I built a fifteen-year career out of analyzing the spam in my own inbox.

First I learned how to real mail headers. Then, I learned how to use the Unix dig command. Then I learned traceroute and WHOIS. I learned how to search online for postal addresses and identify the postal drop boxes used by spammers.

The more spam I got, the better my skills at analyzing it became. I learned about open mail relays and how to test for them by logging in directly on port 25 and issuing commands by hand.

I began to report the spam I was receiving.

The volume of spam grew.. I was reporting hundreds of spams a day, and having to pick and choose from a representative sample to do that. People began to notice

It was 1998.

In two years, I'd made enough of a name for myself as a diligent, thoughtful analyst, that Michael Rathbun, who at the time had gone to work for the Mail Abuse Prevention System (MAPS), under Paul Vixie, offered me a job, in his words "malleting spammers for fun and profit."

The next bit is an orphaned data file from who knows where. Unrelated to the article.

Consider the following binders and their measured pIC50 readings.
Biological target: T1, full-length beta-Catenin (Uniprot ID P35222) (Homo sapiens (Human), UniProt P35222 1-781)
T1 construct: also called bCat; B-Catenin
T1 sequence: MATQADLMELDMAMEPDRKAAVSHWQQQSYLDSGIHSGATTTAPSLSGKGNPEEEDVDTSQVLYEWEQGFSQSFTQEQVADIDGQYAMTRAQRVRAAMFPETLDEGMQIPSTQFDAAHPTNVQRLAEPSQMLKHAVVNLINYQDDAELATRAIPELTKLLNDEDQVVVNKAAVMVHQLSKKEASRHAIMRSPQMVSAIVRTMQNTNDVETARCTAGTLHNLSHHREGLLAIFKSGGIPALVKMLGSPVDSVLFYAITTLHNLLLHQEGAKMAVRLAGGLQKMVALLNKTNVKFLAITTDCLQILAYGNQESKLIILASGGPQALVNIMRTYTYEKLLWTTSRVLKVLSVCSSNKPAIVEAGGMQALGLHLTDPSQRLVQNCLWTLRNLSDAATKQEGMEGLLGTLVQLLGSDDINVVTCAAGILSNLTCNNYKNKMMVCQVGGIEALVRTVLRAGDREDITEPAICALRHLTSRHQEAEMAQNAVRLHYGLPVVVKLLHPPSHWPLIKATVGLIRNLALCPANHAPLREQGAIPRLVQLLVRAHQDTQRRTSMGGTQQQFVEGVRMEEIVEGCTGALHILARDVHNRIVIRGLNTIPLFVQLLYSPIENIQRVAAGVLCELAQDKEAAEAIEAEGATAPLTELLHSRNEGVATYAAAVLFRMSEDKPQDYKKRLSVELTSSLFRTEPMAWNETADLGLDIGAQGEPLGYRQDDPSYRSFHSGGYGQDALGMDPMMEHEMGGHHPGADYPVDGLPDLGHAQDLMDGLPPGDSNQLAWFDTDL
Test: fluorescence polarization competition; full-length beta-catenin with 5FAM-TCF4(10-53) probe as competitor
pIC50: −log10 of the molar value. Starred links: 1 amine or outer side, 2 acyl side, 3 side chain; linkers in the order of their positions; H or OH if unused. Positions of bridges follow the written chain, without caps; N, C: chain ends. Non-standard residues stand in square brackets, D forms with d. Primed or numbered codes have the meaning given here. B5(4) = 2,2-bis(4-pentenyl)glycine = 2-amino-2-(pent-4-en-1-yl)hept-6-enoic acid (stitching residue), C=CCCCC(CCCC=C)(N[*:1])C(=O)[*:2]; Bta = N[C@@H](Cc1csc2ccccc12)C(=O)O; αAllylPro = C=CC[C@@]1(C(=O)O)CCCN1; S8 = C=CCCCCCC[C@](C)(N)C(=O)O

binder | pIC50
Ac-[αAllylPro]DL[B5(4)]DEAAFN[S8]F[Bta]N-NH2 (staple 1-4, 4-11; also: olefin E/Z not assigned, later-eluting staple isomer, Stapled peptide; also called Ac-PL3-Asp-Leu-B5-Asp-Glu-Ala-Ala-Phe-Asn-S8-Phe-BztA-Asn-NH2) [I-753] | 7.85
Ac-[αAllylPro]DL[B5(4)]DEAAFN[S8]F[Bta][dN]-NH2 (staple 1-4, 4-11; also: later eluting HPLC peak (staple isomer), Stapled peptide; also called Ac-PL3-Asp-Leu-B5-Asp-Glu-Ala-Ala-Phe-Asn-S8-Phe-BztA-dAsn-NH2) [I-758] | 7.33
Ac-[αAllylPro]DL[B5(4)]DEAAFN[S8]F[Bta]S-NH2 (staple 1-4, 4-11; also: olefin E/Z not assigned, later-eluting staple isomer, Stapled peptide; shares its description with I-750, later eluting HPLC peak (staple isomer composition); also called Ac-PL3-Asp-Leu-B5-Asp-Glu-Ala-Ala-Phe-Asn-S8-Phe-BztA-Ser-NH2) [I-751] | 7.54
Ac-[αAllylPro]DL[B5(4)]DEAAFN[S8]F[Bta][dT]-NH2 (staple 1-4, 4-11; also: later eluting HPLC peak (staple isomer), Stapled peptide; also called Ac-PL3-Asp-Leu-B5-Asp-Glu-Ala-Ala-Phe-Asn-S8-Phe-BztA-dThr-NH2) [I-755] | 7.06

But for me, it was never about the spammers.

"They're all spammers," Paul Vixie said of the entire Internet, "Some of them just haven't spammed, yet."

Keeping that in mind, anyone could send spam, whether by accident, or intent. In fact, under Paul's criteria, during the years that I had run a small email newsletter with only 500 recipients, I too was a spammer. I was guilty of appallingly poor bounce management. I had no unsubscribe process. That no one ever complained, and my newsletter even got some very nice press, wasn't the point. Paul was right. ANYONE could, and would send spam.

So fighting spam isn't about the spammer. Who the spammer is, and what their motivations are, are only important as far as they help inform the ways to make the spam stop.

And that last bit is what counts. Making spam stop. Everything else is a sideshow.